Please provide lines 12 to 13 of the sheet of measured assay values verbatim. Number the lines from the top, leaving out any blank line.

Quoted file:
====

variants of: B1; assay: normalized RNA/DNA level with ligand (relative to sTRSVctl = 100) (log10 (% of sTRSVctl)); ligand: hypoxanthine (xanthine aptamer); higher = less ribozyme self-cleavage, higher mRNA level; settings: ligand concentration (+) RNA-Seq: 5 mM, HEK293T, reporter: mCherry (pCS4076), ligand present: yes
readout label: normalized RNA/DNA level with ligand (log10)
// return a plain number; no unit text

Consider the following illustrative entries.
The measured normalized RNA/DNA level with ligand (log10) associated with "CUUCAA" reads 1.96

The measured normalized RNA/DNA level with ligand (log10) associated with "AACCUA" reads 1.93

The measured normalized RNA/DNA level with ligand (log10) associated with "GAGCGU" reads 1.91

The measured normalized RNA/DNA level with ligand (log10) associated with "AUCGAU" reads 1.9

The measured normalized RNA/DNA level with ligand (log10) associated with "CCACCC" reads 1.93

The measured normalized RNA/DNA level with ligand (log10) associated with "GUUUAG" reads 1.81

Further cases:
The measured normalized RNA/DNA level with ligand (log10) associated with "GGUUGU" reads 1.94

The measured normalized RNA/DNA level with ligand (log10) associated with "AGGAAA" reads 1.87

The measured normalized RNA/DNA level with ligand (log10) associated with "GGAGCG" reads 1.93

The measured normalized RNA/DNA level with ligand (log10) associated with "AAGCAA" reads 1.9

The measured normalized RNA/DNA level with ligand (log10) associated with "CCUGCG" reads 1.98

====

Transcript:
The measured normalized RNA/DNA level with ligand (log10) associated with "GGUUGU" reads 1.94

The measured normalized RNA/DNA level with ligand (log10) associated with "AGGAAA" reads 1.87